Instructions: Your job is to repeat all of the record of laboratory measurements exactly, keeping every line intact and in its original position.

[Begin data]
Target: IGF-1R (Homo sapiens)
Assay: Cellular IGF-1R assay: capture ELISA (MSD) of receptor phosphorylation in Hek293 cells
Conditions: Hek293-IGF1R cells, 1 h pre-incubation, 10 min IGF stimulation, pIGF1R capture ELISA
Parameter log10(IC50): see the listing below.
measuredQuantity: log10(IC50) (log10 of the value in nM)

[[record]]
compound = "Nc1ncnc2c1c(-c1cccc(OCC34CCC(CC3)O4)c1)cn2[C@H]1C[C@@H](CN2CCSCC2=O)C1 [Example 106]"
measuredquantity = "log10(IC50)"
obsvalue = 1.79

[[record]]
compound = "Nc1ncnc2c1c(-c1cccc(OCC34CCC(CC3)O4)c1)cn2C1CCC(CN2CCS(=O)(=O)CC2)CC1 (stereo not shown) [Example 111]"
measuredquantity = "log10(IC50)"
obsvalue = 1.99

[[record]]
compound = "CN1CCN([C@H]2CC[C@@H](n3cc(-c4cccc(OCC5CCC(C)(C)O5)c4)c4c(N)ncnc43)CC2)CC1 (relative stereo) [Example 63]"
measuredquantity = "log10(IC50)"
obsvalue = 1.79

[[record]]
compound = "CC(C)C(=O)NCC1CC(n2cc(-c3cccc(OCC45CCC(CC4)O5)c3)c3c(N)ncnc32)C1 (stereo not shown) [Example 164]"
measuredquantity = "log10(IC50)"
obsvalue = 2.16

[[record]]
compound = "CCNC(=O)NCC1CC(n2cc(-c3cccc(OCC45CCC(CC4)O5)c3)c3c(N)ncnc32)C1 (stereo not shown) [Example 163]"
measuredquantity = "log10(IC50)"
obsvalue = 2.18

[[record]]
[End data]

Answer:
Target: IGF-1R (Homo sapiens)
Assay: Cellular IGF-1R assay: capture ELISA (MSD) of receptor phosphorylation in Hek293 cells
Conditions: Hek293-IGF1R cells, 1 h pre-incubation, 10 min IGF stimulation, pIGF1R capture ELISA
Parameter log10(IC50): see the listing below.
measuredQuantity: log10(IC50) (log10 of the value in nM)

[[record]]
compound = "Nc1ncnc2c1c(-c1cccc(OCC34CCC(CC3)O4)c1)cn2[C@H]1C[C@@H](CN2CCSCC2=O)C1 [Example 106]"
measuredquantity = "log10(IC50)"
obsvalue = 1.79

[[record]]
compound = "Nc1ncnc2c1c(-c1cccc(OCC34CCC(CC3)O4)c1)cn2C1CCC(CN2CCS(=O)(=O)CC2)CC1 (stereo not shown) [Example 111]"
measuredquantity = "log10(IC50)"
obsvalue = 1.99

[[record]]
compound = "CN1CCN([C@H]2CC[C@@H](n3cc(-c4cccc(OCC5CCC(C)(C)O5)c4)c4c(N)ncnc43)CC2)CC1 (relative stereo) [Example 63]"
measuredquantity = "log10(IC50)"
obsvalue = 1.79

[[record]]
compound = "CC(C)C(=O)NCC1CC(n2cc(-c3cccc(OCC45CCC(CC4)O5)c3)c3c(N)ncnc32)C1 (stereo not shown) [Example 164]"
measuredquantity = "log10(IC50)"
obsvalue = 2.16

[[record]]
compound = "CCNC(=O)NCC1CC(n2cc(-c3cccc(OCC45CCC(CC4)O5)c3)c3c(N)ncnc32)C1 (stereo not shown) [Example 163]"
measuredquantity = "log10(IC50)"
obsvalue = 2.18

[[record]]